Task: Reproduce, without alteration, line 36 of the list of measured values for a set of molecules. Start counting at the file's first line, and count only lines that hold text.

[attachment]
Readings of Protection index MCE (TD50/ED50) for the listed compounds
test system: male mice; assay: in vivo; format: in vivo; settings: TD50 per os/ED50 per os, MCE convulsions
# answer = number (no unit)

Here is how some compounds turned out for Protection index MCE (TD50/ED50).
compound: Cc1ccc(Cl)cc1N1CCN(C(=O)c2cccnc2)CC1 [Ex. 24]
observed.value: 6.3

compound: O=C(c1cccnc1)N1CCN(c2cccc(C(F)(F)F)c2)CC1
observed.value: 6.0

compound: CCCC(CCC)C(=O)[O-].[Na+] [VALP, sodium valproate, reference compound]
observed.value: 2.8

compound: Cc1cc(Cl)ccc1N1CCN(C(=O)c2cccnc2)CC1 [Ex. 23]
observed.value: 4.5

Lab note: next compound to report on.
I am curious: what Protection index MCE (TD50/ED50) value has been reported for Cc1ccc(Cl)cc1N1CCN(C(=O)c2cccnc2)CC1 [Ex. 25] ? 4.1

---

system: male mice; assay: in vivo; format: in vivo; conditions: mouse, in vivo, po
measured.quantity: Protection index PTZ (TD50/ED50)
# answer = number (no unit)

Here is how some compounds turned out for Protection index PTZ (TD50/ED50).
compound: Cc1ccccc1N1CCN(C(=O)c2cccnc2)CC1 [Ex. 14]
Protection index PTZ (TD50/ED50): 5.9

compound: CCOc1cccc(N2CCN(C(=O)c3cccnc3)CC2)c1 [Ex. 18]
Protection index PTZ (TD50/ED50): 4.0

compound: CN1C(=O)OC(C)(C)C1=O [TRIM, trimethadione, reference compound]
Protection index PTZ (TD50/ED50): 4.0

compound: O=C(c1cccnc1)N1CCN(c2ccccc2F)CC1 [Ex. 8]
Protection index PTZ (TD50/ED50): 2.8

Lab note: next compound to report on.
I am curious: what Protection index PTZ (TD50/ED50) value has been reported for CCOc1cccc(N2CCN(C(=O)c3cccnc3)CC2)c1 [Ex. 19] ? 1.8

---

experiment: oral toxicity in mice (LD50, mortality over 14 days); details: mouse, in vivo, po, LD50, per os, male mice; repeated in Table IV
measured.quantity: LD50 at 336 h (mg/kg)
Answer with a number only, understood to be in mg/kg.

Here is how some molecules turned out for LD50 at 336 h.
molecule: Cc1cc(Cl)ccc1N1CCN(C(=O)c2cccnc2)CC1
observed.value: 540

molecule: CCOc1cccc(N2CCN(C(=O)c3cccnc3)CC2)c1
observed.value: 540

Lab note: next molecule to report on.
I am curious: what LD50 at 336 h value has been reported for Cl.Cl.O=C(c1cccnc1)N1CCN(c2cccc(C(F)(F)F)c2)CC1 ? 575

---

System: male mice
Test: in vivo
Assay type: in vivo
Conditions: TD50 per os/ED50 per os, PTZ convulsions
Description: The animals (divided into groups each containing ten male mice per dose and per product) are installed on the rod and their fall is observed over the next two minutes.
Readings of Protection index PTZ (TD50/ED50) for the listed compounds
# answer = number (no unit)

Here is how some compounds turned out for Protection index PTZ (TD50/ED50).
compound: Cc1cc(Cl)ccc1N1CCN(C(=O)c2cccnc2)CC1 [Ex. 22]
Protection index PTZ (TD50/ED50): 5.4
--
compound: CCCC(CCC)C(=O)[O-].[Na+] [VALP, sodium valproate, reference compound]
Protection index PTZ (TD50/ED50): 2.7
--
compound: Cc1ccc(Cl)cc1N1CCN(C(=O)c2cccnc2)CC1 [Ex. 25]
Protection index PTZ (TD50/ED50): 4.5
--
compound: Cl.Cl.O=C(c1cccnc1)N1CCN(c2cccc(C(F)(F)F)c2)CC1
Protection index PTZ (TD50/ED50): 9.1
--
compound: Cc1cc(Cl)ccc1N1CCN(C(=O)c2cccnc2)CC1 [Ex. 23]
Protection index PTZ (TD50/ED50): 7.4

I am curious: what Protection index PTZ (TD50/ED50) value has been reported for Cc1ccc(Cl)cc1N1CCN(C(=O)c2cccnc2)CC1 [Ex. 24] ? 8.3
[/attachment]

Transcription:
observed.value: 540